Unfortunately, youll still get quite a bit of salt. Two slices of most breads will cost you anywhere from 150 to 500 milligrams of sodium. Pitas generally run in the low 300s. Check the label.
Hummus is a Middle-Eastern spread made mostly of chickpeas (garbanzo beans). Its easy to whip up your own with a food processor, but its easier to pick some up from your supermarkets refrigerator case.
A three-tablespoon shmear adds less than 250 calories, six grams of fat, and 450 mg of sodium to your pocket bread. For crunch, add chopped cucumber, tomatoes, and scallions or red onions. Thats what weve done in our Hummus Among Us.
Its cheap, requires no refrigeration, and kids (not to mention ex-kids) love it. But a sandwich with just two tablespoons of peanut butterits easy to use morewill run you 20 grams of fat, four of them saturated.
Most meat and cheese sandwiches are worse, but you could do better. You can get away with just one tablespoon of PB by spreading it thinner. And switching to a reduced-fat peanut butter cuts a quarter of the fat. As for the jelly: Try half a sliced (or mashed) banana instead. Our Nutty Banana has half a serving of fruit.
Cheese & Cream Cheese
It looks so innocent. But two ounces of almost any cheese means 16 grams of fat, ten of them saturated. Thats half a days sat fat. And if those two ounces are process cheese (three slices), you can count on 900 mg of sodiumtwice that of most other cheeses.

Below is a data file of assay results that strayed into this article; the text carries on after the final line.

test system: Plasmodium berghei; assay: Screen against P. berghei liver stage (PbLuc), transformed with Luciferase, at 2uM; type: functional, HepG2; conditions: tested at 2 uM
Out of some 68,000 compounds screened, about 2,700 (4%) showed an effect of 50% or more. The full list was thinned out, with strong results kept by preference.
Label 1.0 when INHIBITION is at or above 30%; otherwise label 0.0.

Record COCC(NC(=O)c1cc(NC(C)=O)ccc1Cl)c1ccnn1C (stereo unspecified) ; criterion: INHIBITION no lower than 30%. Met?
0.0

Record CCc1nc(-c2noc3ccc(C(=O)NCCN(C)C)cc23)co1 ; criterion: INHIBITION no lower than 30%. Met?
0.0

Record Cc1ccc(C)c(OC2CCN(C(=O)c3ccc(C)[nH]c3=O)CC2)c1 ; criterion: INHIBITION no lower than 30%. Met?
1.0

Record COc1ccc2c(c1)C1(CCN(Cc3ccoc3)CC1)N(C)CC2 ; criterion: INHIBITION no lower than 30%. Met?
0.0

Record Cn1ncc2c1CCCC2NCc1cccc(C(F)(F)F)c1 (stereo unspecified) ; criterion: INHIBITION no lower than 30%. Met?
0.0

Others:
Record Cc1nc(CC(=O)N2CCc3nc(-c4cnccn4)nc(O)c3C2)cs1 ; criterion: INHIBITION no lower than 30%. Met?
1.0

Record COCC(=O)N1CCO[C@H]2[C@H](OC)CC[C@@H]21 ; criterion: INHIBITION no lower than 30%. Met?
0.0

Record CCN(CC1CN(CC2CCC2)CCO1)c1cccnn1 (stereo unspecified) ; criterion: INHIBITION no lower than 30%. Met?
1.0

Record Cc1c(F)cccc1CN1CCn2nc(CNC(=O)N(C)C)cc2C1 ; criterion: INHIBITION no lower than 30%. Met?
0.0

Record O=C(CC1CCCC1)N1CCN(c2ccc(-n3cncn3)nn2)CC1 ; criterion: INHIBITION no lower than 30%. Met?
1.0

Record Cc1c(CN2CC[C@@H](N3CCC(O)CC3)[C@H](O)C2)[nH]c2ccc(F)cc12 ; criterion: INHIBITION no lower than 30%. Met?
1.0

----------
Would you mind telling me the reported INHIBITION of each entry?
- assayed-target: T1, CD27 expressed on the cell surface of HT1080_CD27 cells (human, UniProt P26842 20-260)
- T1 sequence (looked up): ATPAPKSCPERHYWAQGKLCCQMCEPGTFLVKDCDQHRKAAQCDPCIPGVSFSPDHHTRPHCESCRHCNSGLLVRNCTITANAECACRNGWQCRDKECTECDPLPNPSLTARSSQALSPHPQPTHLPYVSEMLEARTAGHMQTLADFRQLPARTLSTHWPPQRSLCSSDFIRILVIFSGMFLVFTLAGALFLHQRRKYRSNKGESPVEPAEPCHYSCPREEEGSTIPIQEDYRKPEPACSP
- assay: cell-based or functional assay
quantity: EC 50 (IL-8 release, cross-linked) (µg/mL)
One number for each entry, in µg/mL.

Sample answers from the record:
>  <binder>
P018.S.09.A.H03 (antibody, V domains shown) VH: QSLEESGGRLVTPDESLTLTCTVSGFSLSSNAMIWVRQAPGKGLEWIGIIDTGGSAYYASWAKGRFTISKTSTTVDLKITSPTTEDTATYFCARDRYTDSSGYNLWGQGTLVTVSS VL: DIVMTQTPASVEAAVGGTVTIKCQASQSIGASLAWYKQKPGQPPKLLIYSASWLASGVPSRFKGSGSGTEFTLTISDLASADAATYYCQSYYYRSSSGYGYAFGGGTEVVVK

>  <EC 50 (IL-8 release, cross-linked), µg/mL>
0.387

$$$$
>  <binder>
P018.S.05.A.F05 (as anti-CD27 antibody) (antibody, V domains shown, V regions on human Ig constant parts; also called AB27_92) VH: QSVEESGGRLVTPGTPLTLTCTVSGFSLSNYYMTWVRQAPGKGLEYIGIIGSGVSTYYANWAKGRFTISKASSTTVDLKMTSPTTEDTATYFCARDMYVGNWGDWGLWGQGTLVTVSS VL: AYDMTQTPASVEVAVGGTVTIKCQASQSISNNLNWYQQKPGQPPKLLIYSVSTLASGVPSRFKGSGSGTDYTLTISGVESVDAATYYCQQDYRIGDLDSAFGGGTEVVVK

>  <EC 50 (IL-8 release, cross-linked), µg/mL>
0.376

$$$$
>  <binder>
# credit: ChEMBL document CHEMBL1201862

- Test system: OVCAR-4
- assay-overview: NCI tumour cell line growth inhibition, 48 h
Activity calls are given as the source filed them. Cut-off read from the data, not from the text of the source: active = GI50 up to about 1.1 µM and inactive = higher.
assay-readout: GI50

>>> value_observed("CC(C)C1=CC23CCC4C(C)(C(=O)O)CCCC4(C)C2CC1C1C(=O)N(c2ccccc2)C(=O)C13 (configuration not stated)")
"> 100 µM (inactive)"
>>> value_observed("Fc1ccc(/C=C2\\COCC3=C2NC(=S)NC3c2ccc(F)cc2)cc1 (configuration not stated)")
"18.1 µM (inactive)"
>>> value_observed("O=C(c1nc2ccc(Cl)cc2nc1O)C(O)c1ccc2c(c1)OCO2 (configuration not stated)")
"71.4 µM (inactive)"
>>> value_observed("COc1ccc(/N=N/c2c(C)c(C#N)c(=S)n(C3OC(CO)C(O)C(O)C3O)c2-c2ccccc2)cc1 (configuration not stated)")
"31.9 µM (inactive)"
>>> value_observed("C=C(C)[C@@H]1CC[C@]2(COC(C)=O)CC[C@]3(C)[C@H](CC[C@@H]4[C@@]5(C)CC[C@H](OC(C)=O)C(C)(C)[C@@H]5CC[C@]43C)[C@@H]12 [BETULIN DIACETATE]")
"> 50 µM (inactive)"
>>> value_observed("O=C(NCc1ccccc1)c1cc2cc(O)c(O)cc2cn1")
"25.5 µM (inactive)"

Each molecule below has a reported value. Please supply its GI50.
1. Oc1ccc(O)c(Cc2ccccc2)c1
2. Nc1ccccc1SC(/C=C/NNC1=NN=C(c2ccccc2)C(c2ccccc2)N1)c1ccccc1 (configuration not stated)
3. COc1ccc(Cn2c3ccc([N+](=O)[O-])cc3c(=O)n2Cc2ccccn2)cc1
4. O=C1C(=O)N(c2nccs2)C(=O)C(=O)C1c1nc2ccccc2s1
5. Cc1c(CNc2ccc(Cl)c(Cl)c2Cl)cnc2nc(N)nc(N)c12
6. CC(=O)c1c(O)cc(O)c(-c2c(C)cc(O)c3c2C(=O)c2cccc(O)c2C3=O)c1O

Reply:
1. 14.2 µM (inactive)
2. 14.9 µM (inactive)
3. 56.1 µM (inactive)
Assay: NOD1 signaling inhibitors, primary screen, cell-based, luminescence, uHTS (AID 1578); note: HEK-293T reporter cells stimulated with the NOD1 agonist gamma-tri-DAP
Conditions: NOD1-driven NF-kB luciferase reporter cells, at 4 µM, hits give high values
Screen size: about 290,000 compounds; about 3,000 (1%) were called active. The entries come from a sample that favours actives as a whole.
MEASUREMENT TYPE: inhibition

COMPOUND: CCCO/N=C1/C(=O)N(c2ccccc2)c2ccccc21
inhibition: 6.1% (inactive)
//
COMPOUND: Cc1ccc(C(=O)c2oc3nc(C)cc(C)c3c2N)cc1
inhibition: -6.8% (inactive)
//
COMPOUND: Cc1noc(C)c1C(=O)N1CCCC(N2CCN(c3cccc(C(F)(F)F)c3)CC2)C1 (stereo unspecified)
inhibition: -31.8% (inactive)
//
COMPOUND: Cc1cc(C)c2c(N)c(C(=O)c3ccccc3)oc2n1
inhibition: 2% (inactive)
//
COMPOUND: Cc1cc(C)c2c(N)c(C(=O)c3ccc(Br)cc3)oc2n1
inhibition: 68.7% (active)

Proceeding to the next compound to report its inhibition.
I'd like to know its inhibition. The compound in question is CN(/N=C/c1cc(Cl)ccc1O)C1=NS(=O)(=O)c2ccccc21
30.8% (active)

What to do? First, use less. If you add tomato, lettuce, onion, and other veggies, you could easily get away with one slice of cheese.
Second, try a reduced-fat cheese like Jarlsberg Lite or Cracker Barrel Reduced Fat. Thatll lop off at least a third of the fat...but none of the flavor.
Third, give a low-fat or fat-free cheese a whirl. To some people, theyre fine. To others, theyre anything but. You be the judge.
Cream cheese is a different story. Ounce for ounce, its fattier than regular cheese. Each tablespoon has five grams of fatthree of them saturated. And many delis smear it on their bagels like its going out of style.
Try a fat-free version. They arent as creamy as the real thing, but theyre not half-bad.
Eggs are loaded with cholesterol, something your arteries could do without. Make your egg salad sandwich with two eggs and two tablespoons of regular mayo and it could easily ring up nearly two days worth of cholesterolplus a third of a days saturated fat and half a days total fat. Solution: Can the yolks. Our Sort-of-Egg Salad sandwich has no cholesterol and just four grams of fat.
Tuna & Chicken Salad
Whats in a tuna sandwich? It depends on who makes it. Its not unusual to use 21/2 ounces of tuna (about half a six-ounce can after draining) and three tablespoons of regular mayo. And its not unusual for that to come to nearly 600 calories and 40 grams of fatsix of them saturated. So much for low-fat fish.
Cut the mayo in half and the fat will follow. Better yet, switch to two tablespoons of fat-free mayo. The calories drop to around 300 and the fat to a mere five grams.
Chicken salad is the same storytwo or three ounces of chicken breast is harmless until you dump in three tablespoons of mayo to moisten it up. Fat-free mayo can slash the fat. But dont stop there.
You can make chicken, tuna, or any other salad better by adding vegetables. Mix in some chopped tomatoes or cucumber or shredded celery or green pepper. With chicken salad, try chopped grapes, apples, or apricots. Youll get flavor...and phytochemicals.